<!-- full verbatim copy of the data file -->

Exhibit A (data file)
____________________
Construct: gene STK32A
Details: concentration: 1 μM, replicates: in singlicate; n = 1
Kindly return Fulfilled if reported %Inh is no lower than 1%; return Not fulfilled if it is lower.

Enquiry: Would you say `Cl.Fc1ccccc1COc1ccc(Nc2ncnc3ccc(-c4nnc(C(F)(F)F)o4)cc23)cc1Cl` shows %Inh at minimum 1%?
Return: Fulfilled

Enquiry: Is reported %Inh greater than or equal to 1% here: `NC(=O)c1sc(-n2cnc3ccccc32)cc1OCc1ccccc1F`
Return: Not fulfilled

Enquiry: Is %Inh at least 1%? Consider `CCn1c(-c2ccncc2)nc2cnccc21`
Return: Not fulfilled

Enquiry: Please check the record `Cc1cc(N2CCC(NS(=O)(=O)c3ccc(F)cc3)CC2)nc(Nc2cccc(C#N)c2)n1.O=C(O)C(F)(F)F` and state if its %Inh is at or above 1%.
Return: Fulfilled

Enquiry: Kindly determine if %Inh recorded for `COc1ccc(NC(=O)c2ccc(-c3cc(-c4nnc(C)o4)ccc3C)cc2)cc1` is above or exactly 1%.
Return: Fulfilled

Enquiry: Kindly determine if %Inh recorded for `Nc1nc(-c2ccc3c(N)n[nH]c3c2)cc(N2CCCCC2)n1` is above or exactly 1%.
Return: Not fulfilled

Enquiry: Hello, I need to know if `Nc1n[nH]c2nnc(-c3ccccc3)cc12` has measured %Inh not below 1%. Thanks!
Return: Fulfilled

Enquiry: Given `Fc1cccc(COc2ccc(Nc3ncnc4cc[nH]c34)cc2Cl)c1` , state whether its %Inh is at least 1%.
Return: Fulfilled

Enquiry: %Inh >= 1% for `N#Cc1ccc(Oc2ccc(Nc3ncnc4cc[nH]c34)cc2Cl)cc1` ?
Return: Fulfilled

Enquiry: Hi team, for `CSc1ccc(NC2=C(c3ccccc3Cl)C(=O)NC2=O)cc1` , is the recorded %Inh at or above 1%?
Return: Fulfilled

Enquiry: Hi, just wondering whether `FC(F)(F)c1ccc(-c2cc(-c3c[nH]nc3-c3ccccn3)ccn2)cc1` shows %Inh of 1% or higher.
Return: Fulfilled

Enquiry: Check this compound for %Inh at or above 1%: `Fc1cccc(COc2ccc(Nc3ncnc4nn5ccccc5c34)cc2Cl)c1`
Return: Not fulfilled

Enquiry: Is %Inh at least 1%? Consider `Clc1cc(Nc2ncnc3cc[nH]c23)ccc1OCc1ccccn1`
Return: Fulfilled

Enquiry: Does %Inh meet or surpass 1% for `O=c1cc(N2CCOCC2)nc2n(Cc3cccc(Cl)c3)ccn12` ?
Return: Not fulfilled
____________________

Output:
Construct: gene STK32A
Details: concentration: 1 μM, replicates: in singlicate; n = 1
Kindly return Fulfilled if reported %Inh is no lower than 1%; return Not fulfilled if it is lower.

Enquiry: Would you say `Cl.Fc1ccccc1COc1ccc(Nc2ncnc3ccc(-c4nnc(C(F)(F)F)o4)cc23)cc1Cl` shows %Inh at minimum 1%?
Return: Fulfilled

Enquiry: Is reported %Inh greater than or equal to 1% here: `NC(=O)c1sc(-n2cnc3ccccc32)cc1OCc1ccccc1F`
Return: Not fulfilled

Enquiry: Is %Inh at least 1%? Consider `CCn1c(-c2ccncc2)nc2cnccc21`
Return: Not fulfilled

Enquiry: Please check the record `Cc1cc(N2CCC(NS(=O)(=O)c3ccc(F)cc3)CC2)nc(Nc2cccc(C#N)c2)n1.O=C(O)C(F)(F)F` and state if its %Inh is at or above 1%.
Return: Fulfilled

Enquiry: Kindly determine if %Inh recorded for `COc1ccc(NC(=O)c2ccc(-c3cc(-c4nnc(C)o4)ccc3C)cc2)cc1` is above or exactly 1%.
Return: Fulfilled

Enquiry: Kindly determine if %Inh recorded for `Nc1nc(-c2ccc3c(N)n[nH]c3c2)cc(N2CCCCC2)n1` is above or exactly 1%.
Return: Not fulfilled

Enquiry: Hello, I need to know if `Nc1n[nH]c2nnc(-c3ccccc3)cc12` has measured %Inh not below 1%. Thanks!
Return: Fulfilled

Enquiry: Given `Fc1cccc(COc2ccc(Nc3ncnc4cc[nH]c34)cc2Cl)c1` , state whether its %Inh is at least 1%.
Return: Fulfilled

Enquiry: %Inh >= 1% for `N#Cc1ccc(Oc2ccc(Nc3ncnc4cc[nH]c34)cc2Cl)cc1` ?
Return: Fulfilled

Enquiry: Hi team, for `CSc1ccc(NC2=C(c3ccccc3Cl)C(=O)NC2=O)cc1` , is the recorded %Inh at or above 1%?
Return: Fulfilled

Enquiry: Hi, just wondering whether `FC(F)(F)c1ccc(-c2cc(-c3c[nH]nc3-c3ccccn3)ccn2)cc1` shows %Inh of 1% or higher.
Return: Fulfilled

Enquiry: Check this compound for %Inh at or above 1%: `Fc1cccc(COc2ccc(Nc3ncnc4nn5ccccc5c34)cc2Cl)c1`
Return: Not fulfilled

Enquiry: Is %Inh at least 1%? Consider `Clc1cc(Nc2ncnc3cc[nH]c23)ccc1OCc1ccccn1`
Return: Fulfilled

Enquiry: Does %Inh meet or surpass 1% for `O=c1cc(N2CCOCC2)nc2n(Cc3cccc(Cl)c3)ccn12` ?
Return: Not fulfilled